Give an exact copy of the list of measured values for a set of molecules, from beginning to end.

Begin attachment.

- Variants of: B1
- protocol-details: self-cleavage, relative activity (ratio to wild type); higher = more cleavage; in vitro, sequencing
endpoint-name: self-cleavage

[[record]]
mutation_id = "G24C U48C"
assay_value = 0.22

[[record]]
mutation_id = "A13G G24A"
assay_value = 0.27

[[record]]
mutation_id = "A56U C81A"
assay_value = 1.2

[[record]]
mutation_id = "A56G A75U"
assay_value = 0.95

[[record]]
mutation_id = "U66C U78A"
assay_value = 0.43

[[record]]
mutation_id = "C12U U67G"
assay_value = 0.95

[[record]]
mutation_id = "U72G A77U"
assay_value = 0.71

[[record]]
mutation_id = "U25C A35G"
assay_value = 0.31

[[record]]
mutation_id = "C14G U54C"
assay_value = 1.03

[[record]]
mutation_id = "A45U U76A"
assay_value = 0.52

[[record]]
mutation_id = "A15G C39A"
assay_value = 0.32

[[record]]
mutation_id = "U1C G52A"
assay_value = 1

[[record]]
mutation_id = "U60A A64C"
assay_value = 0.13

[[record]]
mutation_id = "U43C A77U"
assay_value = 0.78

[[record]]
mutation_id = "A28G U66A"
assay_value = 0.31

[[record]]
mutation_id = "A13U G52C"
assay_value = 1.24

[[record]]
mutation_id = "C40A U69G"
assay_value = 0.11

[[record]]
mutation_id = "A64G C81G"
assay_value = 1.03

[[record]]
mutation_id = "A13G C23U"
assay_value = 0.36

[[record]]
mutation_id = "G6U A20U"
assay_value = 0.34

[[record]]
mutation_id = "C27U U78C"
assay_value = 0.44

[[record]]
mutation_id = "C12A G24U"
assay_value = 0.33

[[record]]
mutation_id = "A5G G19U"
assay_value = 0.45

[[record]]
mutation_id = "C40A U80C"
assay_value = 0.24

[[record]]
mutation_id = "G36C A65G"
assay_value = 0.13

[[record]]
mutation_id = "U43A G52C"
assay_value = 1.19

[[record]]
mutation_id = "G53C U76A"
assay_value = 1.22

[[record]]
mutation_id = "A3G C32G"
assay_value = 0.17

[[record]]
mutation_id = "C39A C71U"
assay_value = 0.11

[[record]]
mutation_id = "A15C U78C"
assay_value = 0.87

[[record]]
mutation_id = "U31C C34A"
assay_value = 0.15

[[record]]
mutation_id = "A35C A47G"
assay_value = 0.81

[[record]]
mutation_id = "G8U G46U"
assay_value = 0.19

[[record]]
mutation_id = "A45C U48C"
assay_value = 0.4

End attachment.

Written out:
- Variants of: B1
- protocol-details: self-cleavage, relative activity (ratio to wild type); higher = more cleavage; in vitro, sequencing
endpoint-name: self-cleavage

[[record]]
mutation_id = "G24C U48C"
assay_value = 0.22

[[record]]
mutation_id = "A13G G24A"
assay_value = 0.27

[[record]]
mutation_id = "A56U C81A"
assay_value = 1.2

[[record]]
mutation_id = "A56G A75U"
assay_value = 0.95

[[record]]
mutation_id = "U66C U78A"
assay_value = 0.43

[[record]]
mutation_id = "C12U U67G"
assay_value = 0.95

[[record]]
mutation_id = "U72G A77U"
assay_value = 0.71

[[record]]
mutation_id = "U25C A35G"
assay_value = 0.31

[[record]]
mutation_id = "C14G U54C"
assay_value = 1.03

[[record]]
mutation_id = "A45U U76A"
assay_value = 0.52

[[record]]
mutation_id = "A15G C39A"
assay_value = 0.32

[[record]]
mutation_id = "U1C G52A"
assay_value = 1

[[record]]
mutation_id = "U60A A64C"
assay_value = 0.13

[[record]]
mutation_id = "U43C A77U"
assay_value = 0.78

[[record]]
mutation_id = "A28G U66A"
assay_value = 0.31

[[record]]
mutation_id = "A13U G52C"
assay_value = 1.24

[[record]]
mutation_id = "C40A U69G"
assay_value = 0.11

[[record]]
mutation_id = "A64G C81G"
assay_value = 1.03

[[record]]
mutation_id = "A13G C23U"
assay_value = 0.36

[[record]]
mutation_id = "G6U A20U"
assay_value = 0.34

[[record]]
mutation_id = "C27U U78C"
assay_value = 0.44

[[record]]
mutation_id = "C12A G24U"
assay_value = 0.33

[[record]]
mutation_id = "A5G G19U"
assay_value = 0.45

[[record]]
mutation_id = "C40A U80C"
assay_value = 0.24

[[record]]
mutation_id = "G36C A65G"
assay_value = 0.13

[[record]]
mutation_id = "U43A G52C"
assay_value = 1.19

[[record]]
mutation_id = "G53C U76A"
assay_value = 1.22

[[record]]
mutation_id = "A3G C32G"
assay_value = 0.17

[[record]]
mutation_id = "C39A C71U"
assay_value = 0.11

[[record]]
mutation_id = "A15C U78C"
assay_value = 0.87

[[record]]
mutation_id = "U31C C34A"
assay_value = 0.15

[[record]]
mutation_id = "A35C A47G"
assay_value = 0.81

[[record]]
mutation_id = "G8U G46U"
assay_value = 0.19

[[record]]
mutation_id = "A45C U48C"
assay_value = 0.4